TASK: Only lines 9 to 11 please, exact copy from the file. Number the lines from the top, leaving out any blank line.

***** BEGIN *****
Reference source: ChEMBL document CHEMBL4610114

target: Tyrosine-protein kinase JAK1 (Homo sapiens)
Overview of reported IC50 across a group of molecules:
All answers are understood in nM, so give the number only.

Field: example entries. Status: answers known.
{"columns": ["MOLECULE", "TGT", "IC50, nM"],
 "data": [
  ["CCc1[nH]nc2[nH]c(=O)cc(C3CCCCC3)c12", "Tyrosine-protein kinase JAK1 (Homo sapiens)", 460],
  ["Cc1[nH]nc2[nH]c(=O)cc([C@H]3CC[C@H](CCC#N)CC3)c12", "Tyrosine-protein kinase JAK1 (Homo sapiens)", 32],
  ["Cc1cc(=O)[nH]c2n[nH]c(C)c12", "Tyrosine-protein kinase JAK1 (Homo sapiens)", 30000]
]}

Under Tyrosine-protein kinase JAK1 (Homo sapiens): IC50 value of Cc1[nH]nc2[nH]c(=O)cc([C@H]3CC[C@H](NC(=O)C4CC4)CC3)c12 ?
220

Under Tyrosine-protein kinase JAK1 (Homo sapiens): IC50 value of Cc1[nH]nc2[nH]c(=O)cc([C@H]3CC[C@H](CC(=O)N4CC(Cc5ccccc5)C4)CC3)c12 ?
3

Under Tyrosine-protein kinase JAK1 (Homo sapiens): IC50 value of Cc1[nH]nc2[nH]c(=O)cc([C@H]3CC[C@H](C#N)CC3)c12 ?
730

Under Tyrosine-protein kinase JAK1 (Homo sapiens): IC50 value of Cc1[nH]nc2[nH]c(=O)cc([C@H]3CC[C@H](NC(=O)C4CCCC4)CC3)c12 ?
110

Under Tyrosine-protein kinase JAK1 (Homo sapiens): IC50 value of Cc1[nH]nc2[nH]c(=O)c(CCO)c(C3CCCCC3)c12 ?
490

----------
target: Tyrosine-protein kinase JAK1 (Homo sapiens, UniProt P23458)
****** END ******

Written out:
  ["Cc1[nH]nc2[nH]c(=O)cc([C@H]3CC[C@H](CCC#N)CC3)c12", "Tyrosine-protein kinase JAK1 (Homo sapiens)", 32],
  ["Cc1cc(=O)[nH]c2n[nH]c(C)c12", "Tyrosine-protein kinase JAK1 (Homo sapiens)", 30000]
]}